The opening sequence of the new Iraq war film Stop-Loss portrays a U.S. Army squad caught in a terrifying firefight in the streets of Mosul. Where was this scene shot? I wondered as I watched. The answer turns out to be Morocco; and it may strike a viewer as eerie to be watching a fake firefight staged in an alley in Marrakech, while a thousand miles to the east, the real thing is happening. We live, however, in a culture of instantaneity, when any soldier with a cell phone and Internet hookup can cast pictures into our digital democracy. The director of Stop-Loss, Kimberly Peirce, has a brother who served in Iraq, and she prepped for her film by watching soldier-made videos. And the movie shows it, woven with jittery hand-held video shots taken by a squad of soldiers in Iraq and, later, back home in Texas.
Stop-Loss follows the agonized uncertainties of the squad’s sergeant, Brandon King (Ryan Phillippe), whose crew has to blast its way out of a back-alley ambush, enduring and inflicting awful casualties in the process. Soon afterward, Brandon’s tour ends, and he and his best friend and fellow soldier, Steve (Channing Tatum), return to their small town in Texas, glad to have the nightmare of Iraq behind them. But when Brandon finds himself stop-lossed—the term refers to the notorious Bush-administration policy of extending a soldier’s tour against his wishes—he reacts with bitter rage, berating his commanding officer, then stealing a jeep and going AWOL. In a moment’s impulsive anger, the hero becomes a fugitive.
Among America’s wars, Vietnam holds the patent on soldiers’ returning-home stories, told and retold in films as diverse as Coming Home, Cutter’s Way, Taxi Driver, and Born on the Fourth of July. All these films testify to the way war’s inherent trauma was augmented by the toxic politics of Vietnam; returning soldiers were ignored or, worse, reviled, leading to bitterness, alienation, and instability so widespread that it earned a clinical name, post-Vietnam syndrome. In effect, Stop-Loss chronicles the opposite predicament. Today the nation is bent on patriotic hero-worship, yet Brandon and his men don’t feel like heroes. Tormented by doubt about his actions in Iraq, Brandon visits the family of one of his men who was killed. He himself is visited in turn by horrific images of two Iraqi women and a child killed by his men. “I screwed up,” he mutters in anguish when Steve tries to reassure him. But what else can a soldier do, Peirce asks, when a war itself is screwed up?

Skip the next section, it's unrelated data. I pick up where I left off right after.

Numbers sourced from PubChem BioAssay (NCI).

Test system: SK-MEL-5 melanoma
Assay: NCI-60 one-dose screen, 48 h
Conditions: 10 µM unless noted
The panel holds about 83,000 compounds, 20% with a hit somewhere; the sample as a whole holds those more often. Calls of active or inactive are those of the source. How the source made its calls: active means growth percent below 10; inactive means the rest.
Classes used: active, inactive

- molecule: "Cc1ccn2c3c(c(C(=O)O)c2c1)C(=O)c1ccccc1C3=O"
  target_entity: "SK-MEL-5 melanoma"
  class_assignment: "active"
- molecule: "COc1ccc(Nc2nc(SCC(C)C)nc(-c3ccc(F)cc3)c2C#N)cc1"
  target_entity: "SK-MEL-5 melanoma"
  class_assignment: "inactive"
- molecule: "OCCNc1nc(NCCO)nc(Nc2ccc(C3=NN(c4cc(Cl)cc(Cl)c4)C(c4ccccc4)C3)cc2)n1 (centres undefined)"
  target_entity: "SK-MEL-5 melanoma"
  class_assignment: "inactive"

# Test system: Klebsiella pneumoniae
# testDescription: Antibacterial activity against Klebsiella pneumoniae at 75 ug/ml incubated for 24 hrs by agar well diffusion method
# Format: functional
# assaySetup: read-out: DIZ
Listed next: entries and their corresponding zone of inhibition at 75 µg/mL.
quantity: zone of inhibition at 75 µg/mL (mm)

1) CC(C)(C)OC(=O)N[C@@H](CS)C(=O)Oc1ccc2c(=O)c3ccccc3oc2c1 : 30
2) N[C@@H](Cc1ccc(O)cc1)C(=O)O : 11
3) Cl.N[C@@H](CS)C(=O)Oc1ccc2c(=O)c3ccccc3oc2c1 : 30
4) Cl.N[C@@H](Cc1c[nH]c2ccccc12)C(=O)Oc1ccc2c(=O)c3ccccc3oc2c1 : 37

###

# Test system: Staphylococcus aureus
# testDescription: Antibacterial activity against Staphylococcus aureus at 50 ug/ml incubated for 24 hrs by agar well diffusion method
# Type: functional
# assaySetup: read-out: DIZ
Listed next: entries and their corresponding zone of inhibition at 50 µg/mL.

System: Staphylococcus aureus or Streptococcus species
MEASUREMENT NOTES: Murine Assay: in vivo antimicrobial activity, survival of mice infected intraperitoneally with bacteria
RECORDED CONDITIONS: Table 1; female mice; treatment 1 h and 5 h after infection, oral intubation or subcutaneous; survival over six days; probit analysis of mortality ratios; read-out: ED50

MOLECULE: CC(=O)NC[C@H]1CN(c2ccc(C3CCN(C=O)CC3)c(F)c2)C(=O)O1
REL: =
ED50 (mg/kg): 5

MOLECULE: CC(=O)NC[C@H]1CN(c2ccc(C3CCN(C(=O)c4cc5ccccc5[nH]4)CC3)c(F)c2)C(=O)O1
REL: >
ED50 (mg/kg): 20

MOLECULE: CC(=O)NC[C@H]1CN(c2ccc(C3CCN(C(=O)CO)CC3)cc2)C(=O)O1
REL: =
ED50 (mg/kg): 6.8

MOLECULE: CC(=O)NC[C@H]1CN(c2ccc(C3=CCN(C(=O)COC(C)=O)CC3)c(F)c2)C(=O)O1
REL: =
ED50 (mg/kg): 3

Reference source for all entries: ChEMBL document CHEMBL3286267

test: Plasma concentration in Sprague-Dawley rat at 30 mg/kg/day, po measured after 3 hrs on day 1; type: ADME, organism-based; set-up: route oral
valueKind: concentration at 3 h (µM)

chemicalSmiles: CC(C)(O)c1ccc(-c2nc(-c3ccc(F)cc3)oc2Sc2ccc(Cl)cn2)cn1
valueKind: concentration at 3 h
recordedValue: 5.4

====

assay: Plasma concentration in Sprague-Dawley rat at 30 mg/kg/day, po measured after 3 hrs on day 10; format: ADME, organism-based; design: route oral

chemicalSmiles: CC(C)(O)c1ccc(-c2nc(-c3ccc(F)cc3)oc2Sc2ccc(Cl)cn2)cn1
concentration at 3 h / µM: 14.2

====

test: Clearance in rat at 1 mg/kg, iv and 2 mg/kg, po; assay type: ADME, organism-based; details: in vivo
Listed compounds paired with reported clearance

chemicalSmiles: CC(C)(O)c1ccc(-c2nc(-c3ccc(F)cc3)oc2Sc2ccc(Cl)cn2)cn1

Crafted to address a personnel crisis faced by the military, the stop-loss policy reflects what happens when you send a volunteer army to fight a wildly unpopular war. Army recruiting ads today exude a video-game-like aesthetic that is alluring to many teenage males; the ads suggest that joining the military will be like playing the world’s greatest video game, while gaining job skills. Imagine being dropped into a cauldron of sectarian warfare—and, when you have managed to survive and come home, being told to pack up, ship out, and do it all over again.
Brandon’s outraged sense of betrayal echoes a literary theme traceable at least to World War I, when poets and memoirists vehemently renounced patriotic slogans and causes, indeed all abstractions, and sought to train our view on individuals and the grievous harm they suffer in war. Stop-Loss features a disturbing scene at a veterans’ hospital, where a maimed soldier shoots a game of pool with prosthetic legs and a prosthetic arm. It is reminiscent of the scene in William Wyler’s 1946 postwar film The Best Years of Our Lives, when Harold Russell lights a cigarette with his two hooks. Both scenes evoke an uneasy mix of fascination, horror, admiration, and pity, amplified by our knowledge that these are not professional actors, but real soldiers, who have actually lost their limbs in the war.